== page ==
In our few negotiation sessions, the committee attempted to resolve the matter of washing blankets twice in a shift, and informed management that we view this unilateral change as retaliation and in violation of the settlement agreement because it extends the work hours and punishes the bargaining unit by not allowing employees to leave early at the end of their run as we have done for decades. We have never washed twice, it was either before or after a run and management knows this fact because of all the arguments we have had over the years as to when washing is best, before or after. We have ran multiple runs without washing and because of this time honored practice, having to wash twice clearly is a form of retaliation. Those attempts for resolution by the committee have been intentionally ignored as well.

Another way the settlement and our rights are being blatantly ignored, and the bargaining unit punished, is by the new procedure of having crews "change over" and stand by until all other production is complete, never producing a single newspaper, at expense and unnecessary cost to the company.

Seniority has afforded us very little over the years especially under Tribune, thus we valued what we did benefit from our seniority when it was a factor. Management again, in L.A. only, began ignoring what few ways seniority is used when determining crew placement with the only reason being, to retaliate against it's employees.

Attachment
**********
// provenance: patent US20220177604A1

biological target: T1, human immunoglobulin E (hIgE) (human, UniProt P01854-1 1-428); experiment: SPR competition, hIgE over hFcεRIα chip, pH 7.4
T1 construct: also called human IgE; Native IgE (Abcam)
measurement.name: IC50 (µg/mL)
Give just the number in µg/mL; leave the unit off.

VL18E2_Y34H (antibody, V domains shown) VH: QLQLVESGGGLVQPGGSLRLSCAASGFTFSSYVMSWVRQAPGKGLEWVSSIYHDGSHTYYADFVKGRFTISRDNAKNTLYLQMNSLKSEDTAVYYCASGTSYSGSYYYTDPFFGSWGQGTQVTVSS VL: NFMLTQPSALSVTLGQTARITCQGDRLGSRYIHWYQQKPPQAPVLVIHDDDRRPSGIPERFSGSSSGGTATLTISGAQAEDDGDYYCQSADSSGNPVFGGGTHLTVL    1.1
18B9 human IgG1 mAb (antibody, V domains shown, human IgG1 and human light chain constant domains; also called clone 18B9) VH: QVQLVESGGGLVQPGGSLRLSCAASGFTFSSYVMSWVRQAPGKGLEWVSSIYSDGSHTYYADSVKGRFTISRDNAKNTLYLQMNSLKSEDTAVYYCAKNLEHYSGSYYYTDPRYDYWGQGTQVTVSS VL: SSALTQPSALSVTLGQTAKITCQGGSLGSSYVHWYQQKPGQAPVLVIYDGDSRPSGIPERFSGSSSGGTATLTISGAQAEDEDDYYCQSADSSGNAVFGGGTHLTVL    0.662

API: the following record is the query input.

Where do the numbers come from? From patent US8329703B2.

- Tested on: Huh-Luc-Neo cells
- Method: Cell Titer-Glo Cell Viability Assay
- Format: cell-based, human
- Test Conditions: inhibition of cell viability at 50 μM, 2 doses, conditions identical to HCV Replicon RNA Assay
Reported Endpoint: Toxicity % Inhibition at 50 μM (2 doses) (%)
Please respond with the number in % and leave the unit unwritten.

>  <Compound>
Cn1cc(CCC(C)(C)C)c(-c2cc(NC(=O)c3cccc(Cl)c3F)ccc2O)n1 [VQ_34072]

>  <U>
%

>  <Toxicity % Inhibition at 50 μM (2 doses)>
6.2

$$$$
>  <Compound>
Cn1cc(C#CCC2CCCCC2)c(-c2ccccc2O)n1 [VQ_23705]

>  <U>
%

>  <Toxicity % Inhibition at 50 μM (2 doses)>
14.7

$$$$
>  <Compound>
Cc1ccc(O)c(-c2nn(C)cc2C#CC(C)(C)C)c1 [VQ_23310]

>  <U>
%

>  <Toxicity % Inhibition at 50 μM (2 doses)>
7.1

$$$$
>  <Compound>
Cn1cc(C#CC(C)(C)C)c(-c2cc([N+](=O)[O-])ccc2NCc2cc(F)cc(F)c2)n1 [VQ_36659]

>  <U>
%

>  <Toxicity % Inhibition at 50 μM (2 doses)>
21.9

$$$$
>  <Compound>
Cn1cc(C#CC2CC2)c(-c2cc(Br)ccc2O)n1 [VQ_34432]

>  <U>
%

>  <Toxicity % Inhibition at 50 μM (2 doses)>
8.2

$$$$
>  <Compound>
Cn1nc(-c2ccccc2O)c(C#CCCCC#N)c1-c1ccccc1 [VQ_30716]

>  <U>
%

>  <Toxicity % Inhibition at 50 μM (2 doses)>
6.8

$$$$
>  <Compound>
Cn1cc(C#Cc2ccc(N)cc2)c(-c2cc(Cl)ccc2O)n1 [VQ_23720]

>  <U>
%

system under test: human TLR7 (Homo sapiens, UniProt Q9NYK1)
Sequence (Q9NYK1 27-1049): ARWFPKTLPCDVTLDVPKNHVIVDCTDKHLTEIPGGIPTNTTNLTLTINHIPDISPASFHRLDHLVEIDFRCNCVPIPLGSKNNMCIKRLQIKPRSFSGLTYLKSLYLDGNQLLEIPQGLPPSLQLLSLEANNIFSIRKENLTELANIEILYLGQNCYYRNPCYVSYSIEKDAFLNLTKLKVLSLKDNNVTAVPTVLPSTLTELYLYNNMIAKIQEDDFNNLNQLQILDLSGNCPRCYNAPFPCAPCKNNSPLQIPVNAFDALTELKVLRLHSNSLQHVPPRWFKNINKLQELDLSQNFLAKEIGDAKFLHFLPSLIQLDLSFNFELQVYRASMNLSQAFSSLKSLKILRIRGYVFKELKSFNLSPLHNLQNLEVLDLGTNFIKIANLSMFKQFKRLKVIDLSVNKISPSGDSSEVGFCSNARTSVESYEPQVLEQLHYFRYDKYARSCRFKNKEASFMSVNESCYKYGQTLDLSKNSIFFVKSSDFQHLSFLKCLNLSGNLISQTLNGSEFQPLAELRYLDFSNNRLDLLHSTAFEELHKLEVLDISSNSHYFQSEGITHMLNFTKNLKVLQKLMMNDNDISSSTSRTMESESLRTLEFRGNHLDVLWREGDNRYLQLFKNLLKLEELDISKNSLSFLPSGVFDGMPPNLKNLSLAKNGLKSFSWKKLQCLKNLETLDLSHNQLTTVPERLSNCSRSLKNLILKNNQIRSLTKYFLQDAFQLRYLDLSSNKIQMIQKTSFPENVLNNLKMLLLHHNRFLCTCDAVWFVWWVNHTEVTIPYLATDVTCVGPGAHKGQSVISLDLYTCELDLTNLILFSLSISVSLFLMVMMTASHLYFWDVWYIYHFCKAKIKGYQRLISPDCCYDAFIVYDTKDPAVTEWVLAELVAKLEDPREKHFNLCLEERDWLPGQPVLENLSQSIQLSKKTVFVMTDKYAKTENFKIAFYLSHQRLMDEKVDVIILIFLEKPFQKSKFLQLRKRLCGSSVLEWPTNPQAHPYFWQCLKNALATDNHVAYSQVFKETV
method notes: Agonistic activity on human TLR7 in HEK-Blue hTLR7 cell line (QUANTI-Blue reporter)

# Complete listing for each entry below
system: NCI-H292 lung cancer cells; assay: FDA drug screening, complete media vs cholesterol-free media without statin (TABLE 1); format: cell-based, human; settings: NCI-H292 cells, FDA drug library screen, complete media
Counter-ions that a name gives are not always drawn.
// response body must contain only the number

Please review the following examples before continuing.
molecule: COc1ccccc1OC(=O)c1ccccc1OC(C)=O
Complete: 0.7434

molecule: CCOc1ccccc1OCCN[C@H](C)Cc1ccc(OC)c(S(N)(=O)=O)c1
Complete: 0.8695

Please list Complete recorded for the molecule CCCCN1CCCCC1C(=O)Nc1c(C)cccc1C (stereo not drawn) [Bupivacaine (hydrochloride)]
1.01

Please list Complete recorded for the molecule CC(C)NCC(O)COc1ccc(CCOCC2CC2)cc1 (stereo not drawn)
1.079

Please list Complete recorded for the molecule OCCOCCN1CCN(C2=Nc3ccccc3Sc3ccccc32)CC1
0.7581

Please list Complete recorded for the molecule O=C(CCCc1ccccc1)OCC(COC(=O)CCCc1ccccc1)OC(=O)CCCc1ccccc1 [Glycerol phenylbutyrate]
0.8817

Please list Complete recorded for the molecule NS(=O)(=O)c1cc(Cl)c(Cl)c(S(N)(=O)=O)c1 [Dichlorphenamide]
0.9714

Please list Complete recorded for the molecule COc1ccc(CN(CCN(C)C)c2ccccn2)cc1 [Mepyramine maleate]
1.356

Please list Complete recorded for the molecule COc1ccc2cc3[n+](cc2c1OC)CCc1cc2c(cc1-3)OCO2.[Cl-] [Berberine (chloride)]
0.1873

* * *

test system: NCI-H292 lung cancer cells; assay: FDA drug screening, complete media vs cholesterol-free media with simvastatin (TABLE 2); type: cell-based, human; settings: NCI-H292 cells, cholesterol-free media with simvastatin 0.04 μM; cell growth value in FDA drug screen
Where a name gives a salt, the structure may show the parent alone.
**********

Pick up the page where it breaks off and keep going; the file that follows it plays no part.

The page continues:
These acts of IGNORANCE by management have not been ignored by us, by no means, and we will not tolerate it any longer. An opportunity was presented to the company at the table to restore these practices and they AREN'T INTERESTED, so we have again filed unfair labor practice charges and will present our arguments to the NLRB.

For the record, they have yet to make those who suffered a loss by the discontinuance of the meal ticket incentive whole, and we will be sure to inform the NLRB of that fact as well.

(12/05/07 ) Update: Today during negotiations, the company stated that they and the NLRB were continuing to discuss the details of meal tickets owed to those who met the criteria to earn meal tickets under the settlement agreement.